Mijn Wonderlijke Wereld Part 5 was illustrated and kindly sent to me to review by Masja van den Berg. Masja has very kindly sent me an extra copy of this title and part 4 and I’m currently running a Worldwide giveaway for them both over on my FB page, click here to enter by midnight GMT on the 11th of November. This book is the fifth in her series of books and my reviews of her other titles can be found HERE and she’s already created 2 more books with different titles since these. Part 5 ventures further afield than the first three books and takes us on an exotic journey through the Orient with Chinese and Japanese art and animals featured. The book itself is paperback, nearly 24.5cm square, with a gorgeous turquoise cover with beautiful gold foiled accents on a Chinese dragon image found inside the book. The spine of the book is glue-bound and therefore a little tricky to get it to lie flat unless you break the spine which could eventually lead to pages loosening, however the pages this time are perforated which is ideal if you want to remove them for colouring or framing. The images are printed single-sided this time and all of the images are therefore single page designs. The paper is white, thick (thicker than all of her previous books) and lightly textured, it provides a good surface for blending and shading pencils, it doesn’t bleed or shadow with water-based pens and alcohol markers will be fine to use as long as you pop some protective sheets behind your work. The content is all drawn in Masja’s signature paisley style so while the images are Oriental themed, they’re very similar to the previous books and existing fans of her work won’t be disappointed. The images contain all manner of things from Chinese dragons, koi carp, ornaments, mandalas, patterns, cranes, cherry blossom, ponds, and more. The illustrations are very floral and delicate and contain a mixture of scenes and patterns, full page designs and centralised images.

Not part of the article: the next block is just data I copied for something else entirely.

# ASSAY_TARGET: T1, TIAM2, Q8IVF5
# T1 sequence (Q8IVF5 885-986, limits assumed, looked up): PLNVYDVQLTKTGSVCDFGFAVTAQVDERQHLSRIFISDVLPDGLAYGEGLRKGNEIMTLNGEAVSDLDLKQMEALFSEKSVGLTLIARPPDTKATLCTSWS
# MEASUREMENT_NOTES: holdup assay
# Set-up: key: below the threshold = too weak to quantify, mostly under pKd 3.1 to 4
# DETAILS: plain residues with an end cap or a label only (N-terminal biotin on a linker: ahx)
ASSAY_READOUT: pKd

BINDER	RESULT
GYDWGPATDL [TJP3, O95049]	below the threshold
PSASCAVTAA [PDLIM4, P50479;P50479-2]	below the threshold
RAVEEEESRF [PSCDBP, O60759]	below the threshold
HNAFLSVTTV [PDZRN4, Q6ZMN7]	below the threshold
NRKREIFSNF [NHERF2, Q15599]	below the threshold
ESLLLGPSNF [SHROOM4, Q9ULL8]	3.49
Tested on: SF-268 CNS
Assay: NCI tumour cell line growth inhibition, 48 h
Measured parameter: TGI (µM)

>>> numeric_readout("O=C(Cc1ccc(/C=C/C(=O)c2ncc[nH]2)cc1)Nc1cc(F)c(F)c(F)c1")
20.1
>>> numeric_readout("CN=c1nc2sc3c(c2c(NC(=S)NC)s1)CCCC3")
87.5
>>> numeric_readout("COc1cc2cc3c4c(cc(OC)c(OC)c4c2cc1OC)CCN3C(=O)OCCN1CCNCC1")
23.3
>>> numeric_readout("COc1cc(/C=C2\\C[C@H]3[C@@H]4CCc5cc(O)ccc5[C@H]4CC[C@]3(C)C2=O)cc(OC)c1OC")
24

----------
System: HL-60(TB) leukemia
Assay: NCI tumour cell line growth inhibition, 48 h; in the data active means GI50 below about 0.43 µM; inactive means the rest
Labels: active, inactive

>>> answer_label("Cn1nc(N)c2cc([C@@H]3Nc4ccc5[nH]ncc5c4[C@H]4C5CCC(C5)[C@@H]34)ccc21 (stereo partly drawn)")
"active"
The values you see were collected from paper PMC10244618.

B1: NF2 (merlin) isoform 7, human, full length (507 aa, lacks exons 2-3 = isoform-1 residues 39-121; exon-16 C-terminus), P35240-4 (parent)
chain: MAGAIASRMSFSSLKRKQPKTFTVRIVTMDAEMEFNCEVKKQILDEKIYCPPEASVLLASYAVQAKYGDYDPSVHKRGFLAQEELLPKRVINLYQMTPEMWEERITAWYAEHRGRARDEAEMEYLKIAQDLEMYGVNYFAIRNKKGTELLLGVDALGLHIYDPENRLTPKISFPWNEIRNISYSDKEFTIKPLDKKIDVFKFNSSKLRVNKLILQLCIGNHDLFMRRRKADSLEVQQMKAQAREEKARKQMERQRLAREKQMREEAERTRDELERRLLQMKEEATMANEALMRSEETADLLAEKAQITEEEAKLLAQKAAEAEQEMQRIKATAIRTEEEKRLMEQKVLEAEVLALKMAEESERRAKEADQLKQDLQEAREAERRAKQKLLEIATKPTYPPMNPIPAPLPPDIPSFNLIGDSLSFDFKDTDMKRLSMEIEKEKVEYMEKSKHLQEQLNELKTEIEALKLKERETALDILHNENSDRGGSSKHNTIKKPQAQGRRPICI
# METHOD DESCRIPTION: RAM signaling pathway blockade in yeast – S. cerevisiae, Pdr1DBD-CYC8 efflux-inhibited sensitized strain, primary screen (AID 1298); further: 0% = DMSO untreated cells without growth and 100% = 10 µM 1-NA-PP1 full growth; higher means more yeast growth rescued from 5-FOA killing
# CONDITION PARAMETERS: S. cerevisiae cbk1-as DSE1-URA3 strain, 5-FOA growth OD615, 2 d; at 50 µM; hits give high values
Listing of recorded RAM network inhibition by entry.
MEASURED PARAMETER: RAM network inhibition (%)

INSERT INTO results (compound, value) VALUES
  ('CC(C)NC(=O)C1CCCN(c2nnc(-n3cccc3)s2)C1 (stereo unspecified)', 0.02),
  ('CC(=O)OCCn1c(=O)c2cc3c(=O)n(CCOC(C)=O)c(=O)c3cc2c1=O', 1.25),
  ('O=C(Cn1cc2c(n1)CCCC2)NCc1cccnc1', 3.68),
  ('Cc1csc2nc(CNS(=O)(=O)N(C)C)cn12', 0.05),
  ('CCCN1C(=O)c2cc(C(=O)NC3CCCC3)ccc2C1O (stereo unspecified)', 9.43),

In terms of mental health, this book is lovely, it’s very calming and absorbing without requiring too much concentration so it’s a great book for good and bad days. There’s a real variety in the amount of content on each page so you can easily choose a smaller, simpler design to focus on when you’re having a bad day, or a much more complex spread when you’re feeling well, none of the images are overwhelming as they’re all contained to one side so the book feels very accessible. The line thickness is pretty consistent throughout and is thin but not spindly thin so you’ll need fairly good vision and fine motor control but certainly not perfect. The intricacy and detail level varies a lot from larger open spaces to much smaller spaces where Masja has filled the creatures and designs with patterns though of course you can always colour over these small sections rather than within each one if you prefer to colour larger areas. There are plenty of spaces where you can create your own backgrounds or add your own imagery if you wish but this is by no means a requirement and the pages will look lovely regardless. Masja’s work is very soft and flowing, there aren’t any straight lines and this really helps to create a natural, calming world that you can escape into whilst colouring. The images have a great mixture of realism and imagination added to them so they look equally good coloured realistically or outlandishly and you could even mix the two throughout the book.
Overall, I would highly recommend this book to anyone who’s already a fan of the series, and those who are intrigued and new to it, the images are lovely, very cohesive, and really natural and calming and they look beautiful once splashed with realistic or imaginative colour schemes.
If you’d like to purchase a copy of this book, it’s available here: https://www.masjaswebshop.nl/
I’m also currently running a giveaway for a UK resident to win a copy of this, and book 5 in the series. The competition runs until midnight GMT on the 11th of November and can be entered here.
The image below was coloured using Stabilo 68 Fibre-Tips.